Development of the recovery model in the mental health field, Part 1

rsz_emil_kraepelin_1926A recovery revolution is occurring in both the addiction and mental health arenas that is challenging practices within both fields. In various places in different countries, recovery is becoming the concept around which addiction and mental health systems of care are being organised.

A transformation of systems of care is underway, shifting away from systems based on pathology to ones that promote wellness and recovery. Hopefully, these changes will also see a much needed bridging between the addiction and mental health fields.

Where did this interest in recovery arise? And why do we feel that we need to change our present systems of care? In this, and in following blogs, I will look briefly at the development of the recovery model in the mental health field.

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Stress, trauma and addiction: the role of society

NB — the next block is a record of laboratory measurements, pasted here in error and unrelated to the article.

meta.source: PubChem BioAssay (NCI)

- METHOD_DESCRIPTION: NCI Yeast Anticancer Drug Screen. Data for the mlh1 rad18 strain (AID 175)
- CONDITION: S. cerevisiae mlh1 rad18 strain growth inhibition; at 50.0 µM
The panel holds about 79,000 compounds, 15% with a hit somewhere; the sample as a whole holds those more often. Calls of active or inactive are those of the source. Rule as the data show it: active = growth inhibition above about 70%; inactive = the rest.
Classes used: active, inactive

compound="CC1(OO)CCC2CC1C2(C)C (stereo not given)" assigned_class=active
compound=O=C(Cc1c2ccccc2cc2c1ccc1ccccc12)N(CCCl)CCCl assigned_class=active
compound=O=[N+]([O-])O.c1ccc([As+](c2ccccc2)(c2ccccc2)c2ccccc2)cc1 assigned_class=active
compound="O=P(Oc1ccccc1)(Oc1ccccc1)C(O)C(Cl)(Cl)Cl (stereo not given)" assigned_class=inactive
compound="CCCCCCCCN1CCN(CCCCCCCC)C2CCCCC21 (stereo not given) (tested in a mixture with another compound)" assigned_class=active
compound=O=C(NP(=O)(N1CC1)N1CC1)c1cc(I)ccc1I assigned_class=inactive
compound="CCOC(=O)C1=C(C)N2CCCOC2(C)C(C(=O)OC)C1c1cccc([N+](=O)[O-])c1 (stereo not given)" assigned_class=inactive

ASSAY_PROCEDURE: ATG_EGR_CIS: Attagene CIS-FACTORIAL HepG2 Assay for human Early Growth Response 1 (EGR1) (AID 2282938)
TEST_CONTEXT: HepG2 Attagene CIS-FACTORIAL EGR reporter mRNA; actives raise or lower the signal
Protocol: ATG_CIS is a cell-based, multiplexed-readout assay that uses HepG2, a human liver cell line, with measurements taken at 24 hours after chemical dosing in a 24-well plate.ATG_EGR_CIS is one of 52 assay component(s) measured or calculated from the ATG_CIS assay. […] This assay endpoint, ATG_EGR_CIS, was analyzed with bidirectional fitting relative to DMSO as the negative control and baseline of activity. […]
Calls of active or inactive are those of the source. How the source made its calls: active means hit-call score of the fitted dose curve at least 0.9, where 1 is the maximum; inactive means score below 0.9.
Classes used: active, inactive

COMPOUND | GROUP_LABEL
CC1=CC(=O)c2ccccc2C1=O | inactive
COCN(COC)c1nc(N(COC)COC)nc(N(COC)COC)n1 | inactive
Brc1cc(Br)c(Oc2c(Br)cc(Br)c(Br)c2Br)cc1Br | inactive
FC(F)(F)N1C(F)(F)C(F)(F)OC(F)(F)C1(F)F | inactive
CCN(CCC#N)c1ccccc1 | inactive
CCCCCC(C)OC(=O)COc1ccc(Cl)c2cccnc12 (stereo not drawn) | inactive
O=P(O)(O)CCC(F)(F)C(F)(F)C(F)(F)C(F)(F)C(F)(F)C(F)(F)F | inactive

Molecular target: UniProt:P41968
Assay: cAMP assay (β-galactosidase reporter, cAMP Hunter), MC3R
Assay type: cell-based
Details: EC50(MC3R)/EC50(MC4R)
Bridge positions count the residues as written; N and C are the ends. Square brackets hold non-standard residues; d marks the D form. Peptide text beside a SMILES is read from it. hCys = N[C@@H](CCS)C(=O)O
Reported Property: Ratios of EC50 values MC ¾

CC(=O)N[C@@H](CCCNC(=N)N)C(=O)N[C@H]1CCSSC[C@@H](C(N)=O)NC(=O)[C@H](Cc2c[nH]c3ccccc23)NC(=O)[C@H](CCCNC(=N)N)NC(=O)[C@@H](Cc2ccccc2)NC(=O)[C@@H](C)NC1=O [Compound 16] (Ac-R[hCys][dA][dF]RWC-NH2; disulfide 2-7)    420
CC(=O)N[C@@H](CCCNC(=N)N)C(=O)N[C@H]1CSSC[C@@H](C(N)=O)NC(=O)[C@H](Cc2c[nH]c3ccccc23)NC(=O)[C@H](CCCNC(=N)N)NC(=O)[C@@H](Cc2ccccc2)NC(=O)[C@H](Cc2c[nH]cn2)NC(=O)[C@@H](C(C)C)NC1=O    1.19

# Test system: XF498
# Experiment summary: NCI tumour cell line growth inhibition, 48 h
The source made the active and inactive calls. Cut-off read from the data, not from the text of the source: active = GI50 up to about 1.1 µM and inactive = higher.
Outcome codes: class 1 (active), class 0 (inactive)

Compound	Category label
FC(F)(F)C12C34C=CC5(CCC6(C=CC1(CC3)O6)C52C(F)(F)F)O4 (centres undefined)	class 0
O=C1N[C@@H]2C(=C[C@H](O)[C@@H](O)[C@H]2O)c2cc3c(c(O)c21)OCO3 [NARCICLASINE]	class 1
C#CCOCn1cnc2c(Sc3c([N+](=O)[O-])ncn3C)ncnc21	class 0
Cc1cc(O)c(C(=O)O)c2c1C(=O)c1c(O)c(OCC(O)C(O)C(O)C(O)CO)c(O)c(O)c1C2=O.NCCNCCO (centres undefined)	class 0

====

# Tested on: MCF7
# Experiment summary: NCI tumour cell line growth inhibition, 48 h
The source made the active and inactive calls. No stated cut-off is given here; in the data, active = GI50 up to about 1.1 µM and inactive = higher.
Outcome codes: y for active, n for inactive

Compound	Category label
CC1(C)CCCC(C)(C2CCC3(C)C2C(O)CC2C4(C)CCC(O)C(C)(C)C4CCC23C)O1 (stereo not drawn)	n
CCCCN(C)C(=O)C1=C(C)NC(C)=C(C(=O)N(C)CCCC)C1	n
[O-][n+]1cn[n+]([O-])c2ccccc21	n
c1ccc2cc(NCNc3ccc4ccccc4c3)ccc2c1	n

410dgJSNaQL._BO2,204,203,200_PIsitb-sticker-arrow-click,TopRight,35,-76_SX342_SY445_CR,0,0,342,445_SH20_OU02_“Addicts are locked into their addiction not only by their painful past and distressing present but equally by their bleak view of the future as well. They cannot envision the real possibility of sobriety, of a life governed by values rather than by immediate survival needs and by desperation to escape physical and mental suffering.

They are unable to develop compassion to wards themselves and their bodies while they are regarded as outcasts, hunted as enemies, and treated like human refuse.

As we have seen, a major factor in addiction that medical and social policies must take into account is stress. If we want to support people’s potential for healthy transformation, we must cease to impose debilitating stress on their already-burdened existence.

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